The first three scenario’s are also inconsistent with the remark I translated above. If the researchers consider a filtered and (partly) government controlled Internet as inevitable, they should advise the government and legislator to put their money where their mouth is, i.e. to help develop technology, to amend existing legislation, and most importantly how to do so in a way that would be consistent with the right to freedom of expression as enshrined in Article 10 ECHR. In my opinion it is politcially inconsistent to draw a scenario that basically means the government does not really participate in a scheme we see as inevitable for the future for upholding the law in cyberspace (in the Netherlands). What law is that going to be? Our ISP’s law? Google’s law? The content industry’s law? These are normally not considered to be part of the law.
Another point where the report merits additional debate is the answer to question 2(a) and (b) about the legal possibilities and restrictions on Internet filtering. The study concludes: “It is unquestionably legally possible that ISPs, LAN administrators or private parties filter their internet [emphasis added]. [...] Legal limitations mostly apply to filtering by the government. These restrictions, enshrined in Constitution and ECHR, can -realistically speaking – not be removed. However, one can choose not to come within reach of these limitations by leaving the filtering to [private parties].”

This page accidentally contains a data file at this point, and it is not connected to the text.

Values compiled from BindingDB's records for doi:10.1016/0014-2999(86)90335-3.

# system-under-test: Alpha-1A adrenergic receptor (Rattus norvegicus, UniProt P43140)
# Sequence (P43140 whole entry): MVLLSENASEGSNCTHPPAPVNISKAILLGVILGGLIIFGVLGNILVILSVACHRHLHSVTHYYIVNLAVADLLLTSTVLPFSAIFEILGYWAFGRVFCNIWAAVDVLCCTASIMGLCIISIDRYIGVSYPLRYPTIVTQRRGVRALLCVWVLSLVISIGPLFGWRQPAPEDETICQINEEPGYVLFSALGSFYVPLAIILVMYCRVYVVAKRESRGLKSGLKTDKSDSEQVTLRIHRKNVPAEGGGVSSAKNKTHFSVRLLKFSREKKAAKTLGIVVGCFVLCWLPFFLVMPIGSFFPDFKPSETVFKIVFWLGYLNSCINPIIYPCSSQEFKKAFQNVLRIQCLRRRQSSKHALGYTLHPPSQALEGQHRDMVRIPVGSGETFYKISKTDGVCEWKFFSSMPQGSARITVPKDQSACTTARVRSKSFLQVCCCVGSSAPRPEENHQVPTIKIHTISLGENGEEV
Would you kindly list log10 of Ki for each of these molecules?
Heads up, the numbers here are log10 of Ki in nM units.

I am currently working on this issue in the context of my dissertation research and following the debates about internet filtering in the context of the review of the Telecommunications Framework at the EU level. My present understanding is that this analysis is incorrect. See for instance one of the basic considerations from the recommendation of the Council of Europe:
“Convinced of the necessity to ensure that users are made aware of., understand and are able to effectively use, adjust and control filters according to their individual needs.”
Finally, as an Internet user, I would not choose an ISP that would participate in some ineffective symbolic filtering scheme that I have never needed to prevent me from seeing material that I never ran into and have never heard people did run into when using the Internet. If all ISPs were to filter under the present technical conditions, however, I would like to be able to turn it off. Let the parties involved put their energy into the investigation and prosecution of child abuse, the production and distribution of child pornographic material and the development of guarantees against private censorship. The study shows there is a lot of room for improvement in this direction.